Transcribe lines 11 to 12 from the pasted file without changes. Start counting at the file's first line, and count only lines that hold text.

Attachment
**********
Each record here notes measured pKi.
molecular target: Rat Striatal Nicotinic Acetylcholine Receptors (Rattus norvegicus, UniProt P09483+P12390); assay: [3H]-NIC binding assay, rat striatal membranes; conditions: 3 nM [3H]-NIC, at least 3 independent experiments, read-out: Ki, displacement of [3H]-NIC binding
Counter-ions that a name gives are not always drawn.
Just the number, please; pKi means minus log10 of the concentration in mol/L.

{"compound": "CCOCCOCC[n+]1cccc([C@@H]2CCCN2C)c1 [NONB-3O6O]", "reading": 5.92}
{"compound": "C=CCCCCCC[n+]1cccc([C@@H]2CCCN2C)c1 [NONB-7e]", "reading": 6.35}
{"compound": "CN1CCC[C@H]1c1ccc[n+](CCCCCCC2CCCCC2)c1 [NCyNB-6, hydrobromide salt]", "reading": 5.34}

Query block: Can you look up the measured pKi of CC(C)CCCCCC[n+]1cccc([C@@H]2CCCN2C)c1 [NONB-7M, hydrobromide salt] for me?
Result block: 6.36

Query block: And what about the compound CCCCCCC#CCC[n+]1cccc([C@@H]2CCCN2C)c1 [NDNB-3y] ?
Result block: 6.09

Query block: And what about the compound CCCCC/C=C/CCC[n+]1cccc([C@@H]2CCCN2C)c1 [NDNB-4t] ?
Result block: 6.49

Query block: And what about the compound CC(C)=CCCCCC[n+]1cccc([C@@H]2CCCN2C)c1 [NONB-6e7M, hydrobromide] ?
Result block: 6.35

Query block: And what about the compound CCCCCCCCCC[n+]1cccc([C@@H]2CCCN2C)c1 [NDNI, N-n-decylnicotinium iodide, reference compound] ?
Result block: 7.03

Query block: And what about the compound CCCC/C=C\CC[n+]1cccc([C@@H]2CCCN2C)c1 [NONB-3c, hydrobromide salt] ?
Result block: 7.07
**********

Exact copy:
Result block: 6.09

Query block: And what about the compound CCCCC/C=C/CCC[n+]1cccc([C@@H]2CCCN2C)c1 [NDNB-4t] ?